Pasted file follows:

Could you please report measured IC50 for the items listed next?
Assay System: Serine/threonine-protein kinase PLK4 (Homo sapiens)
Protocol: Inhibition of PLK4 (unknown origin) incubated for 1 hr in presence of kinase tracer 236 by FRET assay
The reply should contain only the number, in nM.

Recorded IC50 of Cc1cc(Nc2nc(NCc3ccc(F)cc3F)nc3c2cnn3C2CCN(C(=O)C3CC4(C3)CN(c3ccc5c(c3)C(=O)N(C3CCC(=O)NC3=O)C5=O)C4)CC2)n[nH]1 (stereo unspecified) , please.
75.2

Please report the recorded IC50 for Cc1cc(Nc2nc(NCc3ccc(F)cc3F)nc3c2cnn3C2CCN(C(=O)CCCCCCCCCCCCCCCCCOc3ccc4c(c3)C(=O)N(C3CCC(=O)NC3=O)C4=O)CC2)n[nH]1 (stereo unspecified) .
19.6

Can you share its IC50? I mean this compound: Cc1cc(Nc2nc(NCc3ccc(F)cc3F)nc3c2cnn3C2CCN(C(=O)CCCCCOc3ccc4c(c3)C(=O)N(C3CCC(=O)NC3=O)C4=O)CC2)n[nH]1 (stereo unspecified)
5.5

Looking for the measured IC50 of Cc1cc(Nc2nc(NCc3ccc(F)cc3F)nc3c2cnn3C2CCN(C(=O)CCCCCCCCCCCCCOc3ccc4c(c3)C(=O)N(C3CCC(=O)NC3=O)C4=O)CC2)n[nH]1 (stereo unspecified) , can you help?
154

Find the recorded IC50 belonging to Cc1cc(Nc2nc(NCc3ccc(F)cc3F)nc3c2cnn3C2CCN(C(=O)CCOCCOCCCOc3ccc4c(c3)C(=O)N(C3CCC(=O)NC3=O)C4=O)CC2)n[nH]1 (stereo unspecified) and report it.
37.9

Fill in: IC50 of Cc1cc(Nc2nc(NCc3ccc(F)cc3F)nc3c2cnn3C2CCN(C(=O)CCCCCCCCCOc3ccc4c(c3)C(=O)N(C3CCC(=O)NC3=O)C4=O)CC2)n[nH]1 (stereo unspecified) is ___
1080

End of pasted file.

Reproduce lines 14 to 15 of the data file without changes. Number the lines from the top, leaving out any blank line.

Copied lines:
37.9

Fill in: IC50 of Cc1cc(Nc2nc(NCc3ccc(F)cc3F)nc3c2cnn3C2CCN(C(=O)CCCCCCCCCOc3ccc4c(c3)C(=O)N(C3CCC(=O)NC3=O)C4=O)CC2)n[nH]1 (stereo unspecified) is ___